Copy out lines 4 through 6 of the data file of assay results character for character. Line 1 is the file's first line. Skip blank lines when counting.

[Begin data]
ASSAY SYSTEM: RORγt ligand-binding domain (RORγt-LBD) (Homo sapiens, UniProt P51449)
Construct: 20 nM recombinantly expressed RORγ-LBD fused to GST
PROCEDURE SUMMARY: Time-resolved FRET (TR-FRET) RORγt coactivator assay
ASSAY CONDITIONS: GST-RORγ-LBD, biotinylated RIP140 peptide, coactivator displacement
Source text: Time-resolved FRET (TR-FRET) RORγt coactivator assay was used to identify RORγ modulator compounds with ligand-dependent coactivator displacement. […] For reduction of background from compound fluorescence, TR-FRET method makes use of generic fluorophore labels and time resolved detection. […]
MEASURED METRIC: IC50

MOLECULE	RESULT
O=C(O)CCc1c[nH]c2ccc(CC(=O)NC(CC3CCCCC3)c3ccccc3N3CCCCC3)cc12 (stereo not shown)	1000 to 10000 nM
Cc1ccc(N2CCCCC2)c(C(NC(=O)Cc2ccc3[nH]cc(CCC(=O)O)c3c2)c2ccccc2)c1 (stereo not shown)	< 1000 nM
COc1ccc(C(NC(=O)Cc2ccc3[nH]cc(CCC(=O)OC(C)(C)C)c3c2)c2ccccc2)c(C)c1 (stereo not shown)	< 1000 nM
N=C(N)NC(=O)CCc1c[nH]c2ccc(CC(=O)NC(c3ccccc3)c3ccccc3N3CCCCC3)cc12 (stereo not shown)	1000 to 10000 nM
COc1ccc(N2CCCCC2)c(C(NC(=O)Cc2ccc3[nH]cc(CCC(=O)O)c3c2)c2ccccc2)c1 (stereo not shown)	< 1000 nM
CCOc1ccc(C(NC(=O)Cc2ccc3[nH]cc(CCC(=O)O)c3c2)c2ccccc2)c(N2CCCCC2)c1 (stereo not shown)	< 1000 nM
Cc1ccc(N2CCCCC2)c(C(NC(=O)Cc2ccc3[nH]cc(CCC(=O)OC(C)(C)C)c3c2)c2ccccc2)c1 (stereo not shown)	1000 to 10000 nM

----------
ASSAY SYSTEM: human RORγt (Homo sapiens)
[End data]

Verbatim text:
ASSAY CONDITIONS: GST-RORγ-LBD, biotinylated RIP140 peptide, coactivator displacement
Source text: Time-resolved FRET (TR-FRET) RORγt coactivator assay was used to identify RORγ modulator compounds with ligand-dependent coactivator displacement. […] For reduction of background from compound fluorescence, TR-FRET method makes use of generic fluorophore labels and time resolved detection. […]
MEASURED METRIC: IC50